Author(s): OConnell DW, Birkinshaw C, ODwyer TF, OConnell DW, Birkinshaw C, ODwyer TF
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Abstract A number of industries currently produce varying concentrations of heavy metal laden waste streams with significant consequences for any receiving environmental compartment. In recent years, increasing emphasis has been placed on environmental impact minimisation and resulting from this the range and capability of natural and prepared materials capable of heavy metal removal has seen steady development. In particular considerable work has been carried out on the use of both natural materials and their modifications. These natural materials, in many instances are relatively cheap, abundant in supply and have significant potential for modification and ultimately enhancement of their adsorption capabilities. This review paper reviews the current state of research on the use of the naturally occurring material cellulose, its modified forms and their efficacy as adsorbents for the removal of heavy metals from waste streams. Adsorbents based on direct modification of cellulose are evaluated initially and subsequently modifications resulting from the grafting of selected monomers to the cellulose backbone with subsequent functionalisation are assessed. The heavy metal adsorption capacities for these modified cellulose materials were found to be significant and levels of uptake were comparable, in many instances, to both other naturally occurring adsorbent materials and commercial ion exchange type resins. Many of the modified cellulose adsorbents proved regenerable and re-usable over a number of adsorption/desorption cycles allowing recovery of the adsorbed heavy metal in a more concentrated form.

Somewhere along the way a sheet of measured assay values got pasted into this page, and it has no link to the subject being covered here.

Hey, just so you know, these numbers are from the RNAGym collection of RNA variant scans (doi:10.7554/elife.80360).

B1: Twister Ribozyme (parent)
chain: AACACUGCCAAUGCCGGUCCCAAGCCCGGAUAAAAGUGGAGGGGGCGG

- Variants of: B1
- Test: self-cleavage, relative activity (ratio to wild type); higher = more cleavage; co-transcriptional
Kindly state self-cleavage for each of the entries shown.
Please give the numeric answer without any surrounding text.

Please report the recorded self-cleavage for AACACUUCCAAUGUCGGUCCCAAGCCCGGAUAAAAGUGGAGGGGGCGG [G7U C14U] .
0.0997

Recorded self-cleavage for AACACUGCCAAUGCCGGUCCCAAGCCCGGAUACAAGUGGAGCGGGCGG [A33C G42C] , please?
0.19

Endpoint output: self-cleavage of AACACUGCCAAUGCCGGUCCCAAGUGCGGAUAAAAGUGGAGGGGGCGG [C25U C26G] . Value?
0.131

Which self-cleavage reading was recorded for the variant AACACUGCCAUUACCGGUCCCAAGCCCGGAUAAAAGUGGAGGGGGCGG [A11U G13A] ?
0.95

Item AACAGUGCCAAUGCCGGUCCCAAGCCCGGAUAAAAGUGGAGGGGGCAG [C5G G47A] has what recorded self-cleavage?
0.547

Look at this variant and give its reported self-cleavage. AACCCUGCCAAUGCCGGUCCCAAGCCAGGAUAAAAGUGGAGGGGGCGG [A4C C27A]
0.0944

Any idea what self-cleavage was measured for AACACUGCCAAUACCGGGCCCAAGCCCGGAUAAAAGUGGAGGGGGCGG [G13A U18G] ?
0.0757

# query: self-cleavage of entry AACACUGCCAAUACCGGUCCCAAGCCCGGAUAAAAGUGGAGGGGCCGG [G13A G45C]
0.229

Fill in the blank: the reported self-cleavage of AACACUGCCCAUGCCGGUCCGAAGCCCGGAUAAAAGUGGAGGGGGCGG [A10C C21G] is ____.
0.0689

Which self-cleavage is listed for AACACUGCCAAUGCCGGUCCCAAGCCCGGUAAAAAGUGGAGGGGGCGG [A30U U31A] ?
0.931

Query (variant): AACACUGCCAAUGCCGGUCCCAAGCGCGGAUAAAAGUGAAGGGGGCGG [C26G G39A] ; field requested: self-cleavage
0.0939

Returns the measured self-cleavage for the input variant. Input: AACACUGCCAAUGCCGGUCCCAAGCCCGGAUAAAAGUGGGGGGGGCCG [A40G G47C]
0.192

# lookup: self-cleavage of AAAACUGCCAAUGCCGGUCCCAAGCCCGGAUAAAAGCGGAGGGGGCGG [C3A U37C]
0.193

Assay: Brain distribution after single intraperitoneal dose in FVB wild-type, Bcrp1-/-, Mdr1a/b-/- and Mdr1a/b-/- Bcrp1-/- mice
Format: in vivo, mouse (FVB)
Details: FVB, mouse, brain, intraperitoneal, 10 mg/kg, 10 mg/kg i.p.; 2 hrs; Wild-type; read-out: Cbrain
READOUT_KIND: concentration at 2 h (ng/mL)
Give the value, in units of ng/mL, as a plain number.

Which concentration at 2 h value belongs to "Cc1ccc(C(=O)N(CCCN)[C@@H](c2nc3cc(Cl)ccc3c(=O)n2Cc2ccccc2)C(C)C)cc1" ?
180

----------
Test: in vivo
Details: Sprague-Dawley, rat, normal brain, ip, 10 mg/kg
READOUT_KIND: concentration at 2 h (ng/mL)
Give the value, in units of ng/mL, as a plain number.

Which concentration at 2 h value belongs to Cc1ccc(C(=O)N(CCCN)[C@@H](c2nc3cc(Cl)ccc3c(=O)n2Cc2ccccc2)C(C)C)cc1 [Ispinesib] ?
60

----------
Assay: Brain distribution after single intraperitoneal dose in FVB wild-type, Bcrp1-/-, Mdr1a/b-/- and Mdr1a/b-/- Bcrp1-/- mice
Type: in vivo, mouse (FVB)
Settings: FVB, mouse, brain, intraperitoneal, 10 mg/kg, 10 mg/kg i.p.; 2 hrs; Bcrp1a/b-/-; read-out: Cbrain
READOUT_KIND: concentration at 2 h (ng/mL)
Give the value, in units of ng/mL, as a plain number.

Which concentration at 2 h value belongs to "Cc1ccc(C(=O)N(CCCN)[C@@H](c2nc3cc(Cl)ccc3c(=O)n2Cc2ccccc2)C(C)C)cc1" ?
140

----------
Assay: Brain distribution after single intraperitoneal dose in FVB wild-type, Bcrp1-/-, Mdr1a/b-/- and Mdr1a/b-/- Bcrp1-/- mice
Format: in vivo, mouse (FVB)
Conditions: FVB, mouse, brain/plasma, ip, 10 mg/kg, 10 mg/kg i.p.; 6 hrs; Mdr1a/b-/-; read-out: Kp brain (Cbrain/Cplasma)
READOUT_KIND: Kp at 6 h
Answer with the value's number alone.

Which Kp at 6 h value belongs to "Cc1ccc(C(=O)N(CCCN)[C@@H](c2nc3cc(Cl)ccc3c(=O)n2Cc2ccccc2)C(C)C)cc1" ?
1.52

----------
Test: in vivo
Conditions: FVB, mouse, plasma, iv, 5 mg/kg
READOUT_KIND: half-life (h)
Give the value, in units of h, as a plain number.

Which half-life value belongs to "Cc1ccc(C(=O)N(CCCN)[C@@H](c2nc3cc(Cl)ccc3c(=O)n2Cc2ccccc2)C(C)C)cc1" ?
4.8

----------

This article was published in Bioresour Technol
and referenced in Journal of Material Sciences & Engineering